This section gives you important advice on how to safely drive and correctly load your vehicle.
The following safe driving tips have been provided by drivers and instructors with many years' experience in the heavy vehicle industry:
- be on the lookout for potential hazards all the time
- don't just look straight ahead - keep your eyes moving. You should use your mirrors often enough to be aware of surrounding traffic. Depending on conditions, this is every 5 to 10 seconds.
- driving is a physical job, and it requires flexibiity and fitness
- a fit driver gets tired less easily and copes with stress better
- have regular health checks and get plenty of sleep
Develop a positive attitude
- being on the road a lot, you are likely to sometimes encounter inconsiderate and dangerous driving from others - don't let it get to you, and brush it off
Be polite and courteous when you drive:
- remember, you are a representative not only of your company, but the whole 'trucking' industry.
Safe driving practices
At the start of the day, always do a walk-around check of your vehicle using your EROAD Driver Vehicle Inspection (DVI) checklist. In particular, check:
- water, oil and fuel levels
- compressed air braking system
- tyres (check tread and inflation pressure)
- wheel nuts
- trailer coupling devices (including air hoses and wiring cables)
- mirrors (must be clean and set correctly)
- windscreen (must be clean)
- vehicle registration
- number plates and reflectors (must be clean)
- warrant of fitness (WoF) or certificate of fitness (CoF)
- road user charges (RUC) licence or time licence
- loading certificate
- tare weight displayed
- company documents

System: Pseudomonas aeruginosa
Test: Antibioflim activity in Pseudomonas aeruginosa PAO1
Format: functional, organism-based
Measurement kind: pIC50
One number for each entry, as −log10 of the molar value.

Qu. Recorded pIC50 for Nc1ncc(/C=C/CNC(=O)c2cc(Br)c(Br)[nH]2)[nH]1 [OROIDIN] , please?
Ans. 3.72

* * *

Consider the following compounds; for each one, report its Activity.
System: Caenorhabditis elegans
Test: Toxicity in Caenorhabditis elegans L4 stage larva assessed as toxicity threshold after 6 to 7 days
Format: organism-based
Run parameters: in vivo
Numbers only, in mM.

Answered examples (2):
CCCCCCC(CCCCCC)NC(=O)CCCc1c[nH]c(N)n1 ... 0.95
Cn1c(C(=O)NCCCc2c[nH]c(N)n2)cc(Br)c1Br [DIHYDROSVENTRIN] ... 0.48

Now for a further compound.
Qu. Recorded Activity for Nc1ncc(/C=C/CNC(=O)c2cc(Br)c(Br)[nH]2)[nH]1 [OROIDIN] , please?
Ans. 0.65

- EROAD Electronic Logbook
- dangerous goods documentation/placarding, if required
- any damage that may have occurred on a previous trip
- load (must be secure).
To drive more efficiently:
- move smoothly through the gears
- avoid aggressive braking and gear changes
- drive so the vehicle is 'cruising' all the time - it will save on wear and tear, and you'll have more attention to devote to what's happening on the road around you.
Check your load
When checking your load, the most important thing to look for is load security The driver is responsible for making sure that the load is secure and loaded correctly.
You should check that your load is secure after:
- each rest stop
- driving over uneven surfaces.
When braking, never slam on the brakes - instead apply pressure to the brakes gradually, increasing pressure as the vehicle slows.
When driving a curve:
- brake before entering the curve
- maintain a steady speed through the curve
- accelerate out of the curve (braking on a curve could cause you to lose control).
If the vehicle you're driving develops a fault, you should take action to ensure the fault is fixed as soon as possible. If you drive for a company, you must report the fault in writing to the appropriate person (in line with company procedures). If the fault affects the safe handling of a vehicle, it must not be driven until the fault is fixed.
There are many laws you must follow when loading a heavy vehicle or driving a heavy vehicle that is carrying a load of any kind. You can be prosecuted for failing to follow the laws relating to vehicle loading, so it is important that you are familiar with them.
Carry dangerous goods
Dangerous goods are potentially life-threatening hazards, for both you, other road users and the environment. To carry dangerous goods, you will need a D endorsement on your licence, which will need to be renewed every five years. Dangerous goods include substances and articles that have explosive, flammable, toxic, infectious or corrosive properties. They also include containers that have held dangerous goods. When driving a vehicle that is carrying dangerous goods, you must also:
- carry documents that identify the dangerous goods
- display the relevant placards on the vehicle (some of the placards are shown below)
- separate dangerous goods from other incompatible goods.
Examples of dangerous goods placards
Refer to Land Transport Rule: Dangerous Goods 2005 for full information.
The Safe Driving content is courtesy of NZ Transport Agency (NZTA)